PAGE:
It must be realised that the tax rates that were applied during the high oil prices of the late 1970s may not be appropriate now under low oil prices in the late 1980s. They are not appropriate because they have forced the level of producer realisation so low that exploration has fallen dramatically and indeed production in many cases has proved not to be economical-even in Bass Strait. The Government has already partially recognised this in that it has given some relief on the crude oil excise. Undoubtedly that is a matter which must be kept under further review.

The level of self-sufficiency attained in oil production in Australia will have an important effect on our economy. We are not saying that self-sufficiency at any cost should be our objective. We should not provide subsidies for the exploration industry, and companies in industry should pay their way by making a proper taxation contribution. As I have said, it was the Fraser Government which, when the IPP scheme was brought in, also introduced the excise on production. So we are not saying that companies should not pay proper taxation contributions. In this debate we are arguing what constitutes a proper taxation contribution in the light of the effect which current taxation levels are having on the exploration industry and which they are likely to have in the future, as indeed they have already had because of the greatly increased taxation imposed by the Hawke Government. Liberal Party policy is certainly not to impose new sectoral taxes on future oil discoveries. That was known as the new oil policy, and also accompanied the IPP policy.

To put all this into perspective I will briefly outline the situation in regard to Australia's self-sufficiency. The Department of Resources and Energy, using Bureau of Mineral Resources figures, has in its discussion paper on the regulation of crude oil marketing indicated that by 1992-93 the gap between supply and demand to be met by imports could be as much as 320,000 barrels per day. In Australian dollars this would cost some $3 billion per year at 1987 dollar rates. The price of oil is expected to rise through the 1990s as non-OPEC production declines so that by the 1999-2000 period we could be importing some 390,000 barrels per day, which may well by then at current rates amount to some $A4.5 billion in added import costs.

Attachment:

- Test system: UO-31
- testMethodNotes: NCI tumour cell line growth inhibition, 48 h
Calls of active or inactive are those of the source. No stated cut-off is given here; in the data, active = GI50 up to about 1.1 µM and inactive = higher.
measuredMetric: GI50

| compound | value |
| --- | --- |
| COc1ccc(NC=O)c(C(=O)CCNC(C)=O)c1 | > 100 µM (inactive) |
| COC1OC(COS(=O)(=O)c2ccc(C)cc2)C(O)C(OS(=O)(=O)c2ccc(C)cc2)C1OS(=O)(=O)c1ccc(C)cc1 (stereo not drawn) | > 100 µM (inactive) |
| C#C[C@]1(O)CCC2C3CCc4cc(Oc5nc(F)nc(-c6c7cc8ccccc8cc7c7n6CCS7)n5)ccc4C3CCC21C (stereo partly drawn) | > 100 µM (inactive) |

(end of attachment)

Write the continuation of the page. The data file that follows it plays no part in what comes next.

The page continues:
The economic costs of these declining levels of self-sufficiency are quite high-indeed, astronomical. The Victorian Department of Industry, Technology and Resources has undertaken some study of the general economic costs of declining self-sufficiency with the assistance of the National Institute of Economic and Industry Research. That research shows that as the crude oil gap widens over the 1990s and the Federal Government is forced to use contractionary monetary and fiscal measures to cope with balance of payments problems the most likely effects could be a decline in the gross national product by the year 2000 of around $A7.7 billion in 1979-80 prices, a fall in employment of over 200,000, a fall in manufacturing output of up to $A3 billion, and a fall in wage rates of about $24 per week in inflation adjusted dollars.

However, a lot of other research has been done which confirms this sort of dramatic impact on our standard of living as a result of our loss of self-sufficiency or major decline in it. The Centre for South Australian Economic Studies, a joint centre of the University of Adelaide and Flinders University, has looked at the economic impact of oil exploration on expenditure in South Australia. The simple conclusion of the study is that for each $1m reduction in expenditure on exploration and development activity some 20 fewer jobs were supported in South Australia. In 1985 direct expenditure by Delhi was shown to support 3,000 jobs in South Australia in addition to those directly employed by Delhi. Of course this relates to exploration in the Cooper Basin area. The revised exploration and development budget of Delhi in 1986 supported nearly 1,500 fewer jobs as a result of the decline in exploration.